Fixturing is arguably one of the most complex and challenging (yet fun) parts of machining. Having the proper workholding and fixturing can make or break a production run, but in some cases, it can even break your part.
You probably already know this, but tolerances are important. If your product is a standalone part with only one component, tolerances may not be as important.
This post originally appeared on the In The Loupe blog.
Tolerance stacking, also known as tolerance stack-up, refers to the combination of various part dimension tolerances. After a tolerance is identified on the dimension of a part, it is important to test whether that tolerance would work with the tool’s tolerances: either the upper end or lower end. A part or assembly can be subject to inaccuracies when its tolerances are stacked up incorrectly.
Most of the time, machinist’s focus on the hardware aspects when they think about surface finish: – Do I have the right feeds and speeds? – Is my setup and machine rigid enough? – Is there too much runout on the spindle? This is definitely the right place to start, but it’s not the end of the story. A great many factors affecting surface finish are tied up in the CAD/CAM software used to create the part program. For example, the part in the photo on the right exhibits a faceted surface finish. This is definitely a software issue (although there are certain servo mis-tuning situations that can lead to that sort of thing). Let’s take a look at some of these critical software issues that affect surface finish:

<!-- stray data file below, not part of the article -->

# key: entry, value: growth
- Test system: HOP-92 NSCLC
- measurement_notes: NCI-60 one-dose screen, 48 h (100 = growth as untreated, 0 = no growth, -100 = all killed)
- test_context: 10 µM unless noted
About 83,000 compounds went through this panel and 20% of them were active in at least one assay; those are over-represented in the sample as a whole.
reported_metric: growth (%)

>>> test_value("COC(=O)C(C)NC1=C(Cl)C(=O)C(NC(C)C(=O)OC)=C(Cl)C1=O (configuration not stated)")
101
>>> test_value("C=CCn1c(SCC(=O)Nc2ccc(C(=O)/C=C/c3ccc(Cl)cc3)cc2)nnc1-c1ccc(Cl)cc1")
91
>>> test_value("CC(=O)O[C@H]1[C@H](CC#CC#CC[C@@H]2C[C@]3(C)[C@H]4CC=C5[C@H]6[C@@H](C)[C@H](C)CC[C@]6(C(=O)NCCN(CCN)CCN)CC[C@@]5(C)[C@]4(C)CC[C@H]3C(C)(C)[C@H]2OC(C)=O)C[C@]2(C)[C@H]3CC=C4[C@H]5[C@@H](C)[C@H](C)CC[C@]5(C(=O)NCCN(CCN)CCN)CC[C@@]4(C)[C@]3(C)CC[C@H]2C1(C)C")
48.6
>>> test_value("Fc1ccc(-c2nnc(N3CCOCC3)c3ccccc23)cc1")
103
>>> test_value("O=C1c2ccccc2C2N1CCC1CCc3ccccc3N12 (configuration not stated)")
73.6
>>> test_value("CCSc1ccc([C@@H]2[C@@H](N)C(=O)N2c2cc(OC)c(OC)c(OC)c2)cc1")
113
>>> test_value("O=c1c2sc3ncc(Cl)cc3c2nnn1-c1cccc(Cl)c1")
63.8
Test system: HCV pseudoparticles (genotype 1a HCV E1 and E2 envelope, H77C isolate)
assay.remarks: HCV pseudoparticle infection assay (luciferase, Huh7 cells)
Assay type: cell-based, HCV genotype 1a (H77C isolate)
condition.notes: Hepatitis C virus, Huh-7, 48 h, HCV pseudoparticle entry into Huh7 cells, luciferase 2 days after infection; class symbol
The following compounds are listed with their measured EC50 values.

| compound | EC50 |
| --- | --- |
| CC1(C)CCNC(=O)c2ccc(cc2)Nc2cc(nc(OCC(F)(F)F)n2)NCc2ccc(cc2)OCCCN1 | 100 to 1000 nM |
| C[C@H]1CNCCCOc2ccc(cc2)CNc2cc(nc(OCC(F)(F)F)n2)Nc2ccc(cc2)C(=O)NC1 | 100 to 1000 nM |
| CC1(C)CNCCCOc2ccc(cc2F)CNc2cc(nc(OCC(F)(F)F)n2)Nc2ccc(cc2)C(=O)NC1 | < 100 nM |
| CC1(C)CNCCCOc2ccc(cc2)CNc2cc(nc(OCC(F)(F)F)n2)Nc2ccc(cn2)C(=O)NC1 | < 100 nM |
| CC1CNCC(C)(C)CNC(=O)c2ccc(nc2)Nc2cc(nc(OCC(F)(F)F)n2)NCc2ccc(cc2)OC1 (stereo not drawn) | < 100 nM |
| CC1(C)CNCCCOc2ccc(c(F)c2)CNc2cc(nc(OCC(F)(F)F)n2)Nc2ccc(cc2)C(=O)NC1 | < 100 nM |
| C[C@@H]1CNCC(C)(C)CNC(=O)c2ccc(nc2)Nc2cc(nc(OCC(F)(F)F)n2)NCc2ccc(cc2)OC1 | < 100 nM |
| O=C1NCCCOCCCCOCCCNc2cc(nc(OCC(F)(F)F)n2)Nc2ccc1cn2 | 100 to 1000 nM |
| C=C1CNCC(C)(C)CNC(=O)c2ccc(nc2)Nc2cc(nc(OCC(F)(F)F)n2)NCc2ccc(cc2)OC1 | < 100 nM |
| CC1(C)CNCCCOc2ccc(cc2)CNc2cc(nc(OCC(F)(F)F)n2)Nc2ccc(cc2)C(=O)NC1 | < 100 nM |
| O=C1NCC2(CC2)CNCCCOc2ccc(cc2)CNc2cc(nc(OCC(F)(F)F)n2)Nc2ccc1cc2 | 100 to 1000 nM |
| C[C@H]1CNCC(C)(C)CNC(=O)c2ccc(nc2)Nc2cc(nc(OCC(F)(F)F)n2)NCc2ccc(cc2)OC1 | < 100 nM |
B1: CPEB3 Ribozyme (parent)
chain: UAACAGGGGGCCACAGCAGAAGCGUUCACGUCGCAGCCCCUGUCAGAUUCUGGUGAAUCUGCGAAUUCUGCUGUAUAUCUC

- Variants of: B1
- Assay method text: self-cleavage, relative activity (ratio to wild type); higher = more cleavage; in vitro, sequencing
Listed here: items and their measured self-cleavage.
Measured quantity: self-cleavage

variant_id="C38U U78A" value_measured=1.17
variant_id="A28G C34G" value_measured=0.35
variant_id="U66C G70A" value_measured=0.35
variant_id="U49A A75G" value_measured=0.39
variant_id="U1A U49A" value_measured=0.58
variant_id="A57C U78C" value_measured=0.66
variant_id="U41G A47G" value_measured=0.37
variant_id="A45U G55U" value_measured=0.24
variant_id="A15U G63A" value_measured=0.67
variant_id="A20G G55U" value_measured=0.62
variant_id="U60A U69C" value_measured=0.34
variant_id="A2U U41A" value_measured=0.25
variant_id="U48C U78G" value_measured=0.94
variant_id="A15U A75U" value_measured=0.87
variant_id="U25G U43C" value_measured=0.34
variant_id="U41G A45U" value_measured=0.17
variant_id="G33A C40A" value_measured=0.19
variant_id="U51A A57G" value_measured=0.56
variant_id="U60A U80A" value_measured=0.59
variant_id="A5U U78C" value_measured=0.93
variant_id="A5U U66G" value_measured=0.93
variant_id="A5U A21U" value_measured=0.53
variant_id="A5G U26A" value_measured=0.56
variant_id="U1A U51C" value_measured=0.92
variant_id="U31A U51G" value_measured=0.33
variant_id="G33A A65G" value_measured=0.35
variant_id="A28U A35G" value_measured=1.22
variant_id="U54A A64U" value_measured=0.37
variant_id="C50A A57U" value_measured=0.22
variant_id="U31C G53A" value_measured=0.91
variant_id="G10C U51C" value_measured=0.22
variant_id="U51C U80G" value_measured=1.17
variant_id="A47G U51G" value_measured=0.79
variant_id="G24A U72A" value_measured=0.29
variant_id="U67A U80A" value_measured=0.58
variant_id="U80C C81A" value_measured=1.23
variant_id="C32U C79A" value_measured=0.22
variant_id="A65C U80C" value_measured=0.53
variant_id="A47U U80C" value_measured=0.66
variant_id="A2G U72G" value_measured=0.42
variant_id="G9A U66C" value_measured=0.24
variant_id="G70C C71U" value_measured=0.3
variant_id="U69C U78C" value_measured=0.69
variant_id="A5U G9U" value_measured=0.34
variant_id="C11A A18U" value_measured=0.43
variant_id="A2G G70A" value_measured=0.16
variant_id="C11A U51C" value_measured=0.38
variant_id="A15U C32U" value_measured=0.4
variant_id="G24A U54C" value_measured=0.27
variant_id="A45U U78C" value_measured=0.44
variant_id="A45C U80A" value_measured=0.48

We’ve all heard the stories about part drawings coming through that specify ridiculously tight tolerances. We know that holding tight tolerances is harder, and we know it is more expensive to make a part the tighter the tolerances are. But, how much does it really cost to have tighter tolerances?